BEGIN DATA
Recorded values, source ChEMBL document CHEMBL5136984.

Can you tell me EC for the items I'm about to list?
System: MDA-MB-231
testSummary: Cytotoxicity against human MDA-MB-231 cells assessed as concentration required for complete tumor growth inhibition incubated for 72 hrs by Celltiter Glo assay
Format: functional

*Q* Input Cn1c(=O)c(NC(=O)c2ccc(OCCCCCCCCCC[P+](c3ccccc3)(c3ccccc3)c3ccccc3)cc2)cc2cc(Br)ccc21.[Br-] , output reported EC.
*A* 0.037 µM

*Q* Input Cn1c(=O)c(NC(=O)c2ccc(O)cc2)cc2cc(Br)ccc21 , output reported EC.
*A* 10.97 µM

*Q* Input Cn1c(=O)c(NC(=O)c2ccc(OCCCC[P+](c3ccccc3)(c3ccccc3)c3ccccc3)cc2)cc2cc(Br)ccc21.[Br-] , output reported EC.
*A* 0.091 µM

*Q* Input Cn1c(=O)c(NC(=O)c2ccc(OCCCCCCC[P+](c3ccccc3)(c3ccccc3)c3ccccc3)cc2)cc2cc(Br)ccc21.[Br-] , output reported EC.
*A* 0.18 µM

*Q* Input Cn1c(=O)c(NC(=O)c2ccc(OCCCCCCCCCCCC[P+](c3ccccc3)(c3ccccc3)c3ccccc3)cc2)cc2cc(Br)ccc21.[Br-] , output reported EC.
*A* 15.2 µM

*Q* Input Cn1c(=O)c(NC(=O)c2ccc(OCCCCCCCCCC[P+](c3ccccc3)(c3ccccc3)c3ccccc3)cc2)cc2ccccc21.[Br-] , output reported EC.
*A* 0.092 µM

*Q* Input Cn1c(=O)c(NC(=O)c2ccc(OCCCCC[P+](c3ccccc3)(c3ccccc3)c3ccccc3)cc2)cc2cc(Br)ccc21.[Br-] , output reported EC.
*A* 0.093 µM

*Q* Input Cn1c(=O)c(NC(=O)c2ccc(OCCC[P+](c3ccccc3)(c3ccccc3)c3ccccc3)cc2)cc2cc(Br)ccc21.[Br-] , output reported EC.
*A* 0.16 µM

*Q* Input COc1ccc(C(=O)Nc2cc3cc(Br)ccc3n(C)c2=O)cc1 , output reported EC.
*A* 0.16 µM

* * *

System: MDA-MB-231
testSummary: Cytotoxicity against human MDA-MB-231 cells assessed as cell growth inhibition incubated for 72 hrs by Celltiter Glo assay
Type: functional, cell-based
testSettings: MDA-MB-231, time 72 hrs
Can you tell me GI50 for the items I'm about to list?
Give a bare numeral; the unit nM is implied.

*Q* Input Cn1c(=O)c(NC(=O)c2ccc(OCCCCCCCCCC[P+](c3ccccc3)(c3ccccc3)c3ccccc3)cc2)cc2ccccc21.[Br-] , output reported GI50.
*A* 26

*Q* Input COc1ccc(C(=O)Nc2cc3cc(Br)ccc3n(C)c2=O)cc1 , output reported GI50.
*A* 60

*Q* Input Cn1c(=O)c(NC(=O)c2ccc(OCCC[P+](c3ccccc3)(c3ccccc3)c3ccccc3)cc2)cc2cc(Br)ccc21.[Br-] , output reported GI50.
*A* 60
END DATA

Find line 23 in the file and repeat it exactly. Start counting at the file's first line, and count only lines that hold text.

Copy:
*A* 0.16 µM